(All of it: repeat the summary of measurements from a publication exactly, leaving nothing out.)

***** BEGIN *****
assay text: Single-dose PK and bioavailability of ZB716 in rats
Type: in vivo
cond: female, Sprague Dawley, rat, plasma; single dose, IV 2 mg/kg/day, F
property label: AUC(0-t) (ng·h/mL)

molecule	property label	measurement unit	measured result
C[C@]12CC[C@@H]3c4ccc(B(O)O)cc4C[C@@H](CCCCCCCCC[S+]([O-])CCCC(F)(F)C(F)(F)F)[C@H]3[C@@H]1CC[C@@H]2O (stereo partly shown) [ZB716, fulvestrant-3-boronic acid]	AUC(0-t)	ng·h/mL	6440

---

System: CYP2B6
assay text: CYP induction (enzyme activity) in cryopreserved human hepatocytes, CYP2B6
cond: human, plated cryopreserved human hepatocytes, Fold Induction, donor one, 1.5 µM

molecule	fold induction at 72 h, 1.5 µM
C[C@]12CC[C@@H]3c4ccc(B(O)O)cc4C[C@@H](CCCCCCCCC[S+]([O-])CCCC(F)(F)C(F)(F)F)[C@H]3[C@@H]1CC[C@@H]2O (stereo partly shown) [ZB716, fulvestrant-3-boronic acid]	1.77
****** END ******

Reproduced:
assay text: Single-dose PK and bioavailability of ZB716 in rats
Type: in vivo
cond: female, Sprague Dawley, rat, plasma; single dose, IV 2 mg/kg/day, F
property label: AUC(0-t) (ng·h/mL)

molecule	property label	measurement unit	measured result
C[C@]12CC[C@@H]3c4ccc(B(O)O)cc4C[C@@H](CCCCCCCCC[S+]([O-])CCCC(F)(F)C(F)(F)F)[C@H]3[C@@H]1CC[C@@H]2O (stereo partly shown) [ZB716, fulvestrant-3-boronic acid]	AUC(0-t)	ng·h/mL	6440

---

System: CYP2B6
assay text: CYP induction (enzyme activity) in cryopreserved human hepatocytes, CYP2B6
cond: human, plated cryopreserved human hepatocytes, Fold Induction, donor one, 1.5 µM

molecule	fold induction at 72 h, 1.5 µM
C[C@]12CC[C@@H]3c4ccc(B(O)O)cc4C[C@@H](CCCCCCCCC[S+]([O-])CCCC(F)(F)C(F)(F)F)[C@H]3[C@@H]1CC[C@@H]2O (stereo partly shown) [ZB716, fulvestrant-3-boronic acid]	1.77